My Search for Carbocations and Their Role in Chemistry (Nobel Lecture)

  • Olah G
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" Every generation of scientific men (i.e. scientists) starts where the previous generation left off; and the most advanced discov-eries of one age constitute elementary axioms of the next. ---Aldous Huxley INTRODUCTION Hydrocarbons are compounds of the elements carbon and hydrogen. They make up natural gas and oil and thus are essential for our modern life. Burning of hydrocarbons is used to generate energy in our power plants and heat our homes. Derived gasoline and diesel oil propel our cars, trucks, air-planes. Hydrocarbons are also the feed-stock for practically every man-made material from plastics to pharmaceuticals. What nature is giving us needs, however, to be processed and modified. We will eventually also need to make hydrocarbons ourselves, as our natural resources are depleted. Many of the used processes are acid catalyzed involving chemical reactions proceeding through positive ion intermediates. Consequently, the knowledge of these intermediates and their chemistry is of substantial significance both as fun-damental, as well as practical science. Carbocations are the positive ions of carbon compounds. It was in 1901 that Norris la and Kehrman lb independently discovered that colorless triphe-nylmethyl alcohol gave deep yellow solutions in concentrated sulfuric acid. Triphenylmethyl chloride similarly formed orange complexes with alumi-num and tin chlorides. von Baeyer (Nobel Prize, 1905) should be credited for having recognized in 1902 the salt like character of the compounds for-med (equation 1). 1c He then proceeded to suggest a correlation between the appearance of color and formation of salt -the so called " halochromy " . Gomberg ld (who had just 150 Chemistry 1994 shortly before discovered the related stable triphenylmethyl radical) as well as Walden le contributed to the evolving understanding of the structure of related dyes, such as malachite green 1. Stable carbocationic dyes were soon found to be even present in nature. The color of red wine as well as of many flowers, fruits, leaves, etc. is due in part to flavylium and anthocyanin compounds formed upon cleavage of their respective glycosides. The constitution of flavylium and anthocyanin compounds envolved based on Robinson's and Willstatter's pioneering studies. Werner formulated lf the parent benzopyrilium or xanthylium salts 2 and 3 as oxonium salts, while Baeyer lg emphasized their great similarity to triarylmethylium salts and con-sidered them as carbenium salts. Time has indeed justified both point of view with the realization of the significance of the contribution of both oxonium and carbenium ion resonance forms. Whereas the existence of ionic triarylmethyl and related dyes was established at around the turn of the 20th century, the more general significance of car-bocations in chemistry was for long unrecognized. Triarylmethyl cations were considered as an isolated curiosity of chemistry, not unlike Gomberg's triarylmethyl radicals. Simple hydrocarbon cations in general were believed not only to be of unstable nature but their fleeting existence was even doubted. One of the most original and significant ideas in organic chemistry was the suggestion that carbocations (as we now call all the positive ions of carbon compounds) might be intermediates in the course of reactions that start from nonionic reactants and lead to nonionic covalent products. It was Hans Meerwein 2 who in 1922, while studying the Wagner rearran-gement of camphene hydrochloride 4 to isobornyl chloride 5, found that the rate of the reaction increased with the dielectric constant of the solvent. Further, he found that certain Lewis acid chlorides -such as SbCl 5 , SnCl 4 ,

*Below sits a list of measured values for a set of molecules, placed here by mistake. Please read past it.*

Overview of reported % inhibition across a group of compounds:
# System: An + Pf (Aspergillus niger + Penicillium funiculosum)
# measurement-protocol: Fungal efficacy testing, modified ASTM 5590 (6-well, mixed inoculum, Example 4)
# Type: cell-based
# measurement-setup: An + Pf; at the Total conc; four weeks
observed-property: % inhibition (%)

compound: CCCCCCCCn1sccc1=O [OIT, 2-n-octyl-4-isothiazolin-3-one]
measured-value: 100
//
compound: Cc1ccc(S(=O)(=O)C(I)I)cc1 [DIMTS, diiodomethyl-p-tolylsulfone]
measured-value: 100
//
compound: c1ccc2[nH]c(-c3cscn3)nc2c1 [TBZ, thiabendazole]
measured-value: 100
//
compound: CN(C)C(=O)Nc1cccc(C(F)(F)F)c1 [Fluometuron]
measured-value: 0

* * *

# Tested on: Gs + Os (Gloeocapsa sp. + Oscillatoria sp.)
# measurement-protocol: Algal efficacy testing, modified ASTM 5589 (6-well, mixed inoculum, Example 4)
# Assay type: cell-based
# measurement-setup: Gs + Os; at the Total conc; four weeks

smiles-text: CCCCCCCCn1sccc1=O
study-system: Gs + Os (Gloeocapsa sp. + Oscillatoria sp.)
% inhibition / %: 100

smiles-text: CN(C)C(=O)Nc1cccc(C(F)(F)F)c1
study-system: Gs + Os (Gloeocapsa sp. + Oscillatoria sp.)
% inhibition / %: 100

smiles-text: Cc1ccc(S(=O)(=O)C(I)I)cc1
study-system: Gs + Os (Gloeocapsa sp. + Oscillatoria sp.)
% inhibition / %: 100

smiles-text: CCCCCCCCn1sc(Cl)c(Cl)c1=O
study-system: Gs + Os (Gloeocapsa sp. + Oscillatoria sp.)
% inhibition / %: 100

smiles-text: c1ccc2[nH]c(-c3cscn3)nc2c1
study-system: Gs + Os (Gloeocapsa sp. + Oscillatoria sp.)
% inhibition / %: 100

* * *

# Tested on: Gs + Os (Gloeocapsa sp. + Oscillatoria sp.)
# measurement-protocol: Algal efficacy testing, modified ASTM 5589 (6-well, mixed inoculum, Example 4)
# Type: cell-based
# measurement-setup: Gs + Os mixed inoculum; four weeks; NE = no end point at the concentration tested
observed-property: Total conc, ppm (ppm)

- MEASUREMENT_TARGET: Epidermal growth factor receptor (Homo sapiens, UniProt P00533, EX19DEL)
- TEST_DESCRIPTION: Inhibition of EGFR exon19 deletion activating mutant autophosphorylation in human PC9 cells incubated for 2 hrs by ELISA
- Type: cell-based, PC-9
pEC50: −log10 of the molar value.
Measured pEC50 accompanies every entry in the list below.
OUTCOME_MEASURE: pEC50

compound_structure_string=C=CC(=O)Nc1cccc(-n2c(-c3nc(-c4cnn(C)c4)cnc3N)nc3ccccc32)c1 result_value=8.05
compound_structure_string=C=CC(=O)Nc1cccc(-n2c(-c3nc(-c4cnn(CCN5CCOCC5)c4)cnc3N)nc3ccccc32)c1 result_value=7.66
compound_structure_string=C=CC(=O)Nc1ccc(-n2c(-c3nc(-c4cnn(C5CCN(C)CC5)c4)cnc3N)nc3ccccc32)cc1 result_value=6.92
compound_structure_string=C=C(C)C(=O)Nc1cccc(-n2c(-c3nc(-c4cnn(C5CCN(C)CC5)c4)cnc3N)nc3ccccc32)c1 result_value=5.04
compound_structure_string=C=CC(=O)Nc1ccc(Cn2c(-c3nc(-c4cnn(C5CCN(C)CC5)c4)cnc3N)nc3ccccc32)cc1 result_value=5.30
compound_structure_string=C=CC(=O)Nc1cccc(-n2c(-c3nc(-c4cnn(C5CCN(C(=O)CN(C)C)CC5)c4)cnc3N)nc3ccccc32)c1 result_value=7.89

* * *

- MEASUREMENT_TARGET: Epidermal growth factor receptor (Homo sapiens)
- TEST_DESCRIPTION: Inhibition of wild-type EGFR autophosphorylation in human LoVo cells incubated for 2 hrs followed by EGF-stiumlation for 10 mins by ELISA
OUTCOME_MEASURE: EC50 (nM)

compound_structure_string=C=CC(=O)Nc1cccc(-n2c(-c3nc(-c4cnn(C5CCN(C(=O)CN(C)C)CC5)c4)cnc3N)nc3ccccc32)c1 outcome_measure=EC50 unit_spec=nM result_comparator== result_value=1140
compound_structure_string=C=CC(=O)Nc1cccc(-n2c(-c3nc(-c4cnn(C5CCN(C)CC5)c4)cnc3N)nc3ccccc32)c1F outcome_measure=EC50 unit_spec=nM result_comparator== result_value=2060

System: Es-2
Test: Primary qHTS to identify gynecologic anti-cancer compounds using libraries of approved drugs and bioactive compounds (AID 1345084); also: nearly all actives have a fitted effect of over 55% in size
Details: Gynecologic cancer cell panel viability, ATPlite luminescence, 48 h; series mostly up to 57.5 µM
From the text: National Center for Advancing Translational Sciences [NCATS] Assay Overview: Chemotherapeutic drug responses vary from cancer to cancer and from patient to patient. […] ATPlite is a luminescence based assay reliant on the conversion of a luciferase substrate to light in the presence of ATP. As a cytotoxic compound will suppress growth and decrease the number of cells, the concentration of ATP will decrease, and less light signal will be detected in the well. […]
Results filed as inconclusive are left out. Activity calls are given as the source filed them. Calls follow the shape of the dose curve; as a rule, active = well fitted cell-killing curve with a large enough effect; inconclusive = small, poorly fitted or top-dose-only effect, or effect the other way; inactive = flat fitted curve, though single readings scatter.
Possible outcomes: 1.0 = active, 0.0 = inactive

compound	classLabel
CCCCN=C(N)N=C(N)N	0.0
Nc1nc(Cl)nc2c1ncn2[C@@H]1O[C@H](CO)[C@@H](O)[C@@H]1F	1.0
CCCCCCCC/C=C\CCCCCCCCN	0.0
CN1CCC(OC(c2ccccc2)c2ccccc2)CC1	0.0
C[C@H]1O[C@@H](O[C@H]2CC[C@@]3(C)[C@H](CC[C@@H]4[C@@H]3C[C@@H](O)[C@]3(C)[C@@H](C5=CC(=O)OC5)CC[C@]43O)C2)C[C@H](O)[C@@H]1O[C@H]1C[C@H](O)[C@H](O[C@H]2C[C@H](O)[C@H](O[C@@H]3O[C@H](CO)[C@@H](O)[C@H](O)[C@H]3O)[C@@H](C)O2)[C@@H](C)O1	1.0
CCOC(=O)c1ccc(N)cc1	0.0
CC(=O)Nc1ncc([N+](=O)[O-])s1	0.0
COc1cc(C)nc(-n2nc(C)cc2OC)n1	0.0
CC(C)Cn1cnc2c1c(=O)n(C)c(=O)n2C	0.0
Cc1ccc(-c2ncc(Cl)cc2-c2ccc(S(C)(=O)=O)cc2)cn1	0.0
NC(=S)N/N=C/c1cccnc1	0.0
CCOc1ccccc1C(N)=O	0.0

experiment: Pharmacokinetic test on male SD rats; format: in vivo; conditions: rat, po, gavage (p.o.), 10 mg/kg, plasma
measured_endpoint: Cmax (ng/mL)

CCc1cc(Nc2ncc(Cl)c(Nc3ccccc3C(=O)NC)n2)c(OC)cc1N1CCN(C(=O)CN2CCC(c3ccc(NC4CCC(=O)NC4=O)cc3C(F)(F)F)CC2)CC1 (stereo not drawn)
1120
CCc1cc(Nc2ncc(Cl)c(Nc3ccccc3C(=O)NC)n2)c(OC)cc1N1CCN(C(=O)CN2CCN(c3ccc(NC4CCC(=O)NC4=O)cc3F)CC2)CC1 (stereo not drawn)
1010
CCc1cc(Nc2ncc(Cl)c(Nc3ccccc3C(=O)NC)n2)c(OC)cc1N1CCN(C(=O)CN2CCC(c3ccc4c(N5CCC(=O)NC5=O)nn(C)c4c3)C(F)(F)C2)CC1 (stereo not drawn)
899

Author-supplied keywords

  • Carbocations
  • Hydrocarbons
  • Nobel lecture
  • Reactive intermediates

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  • George A. Olah

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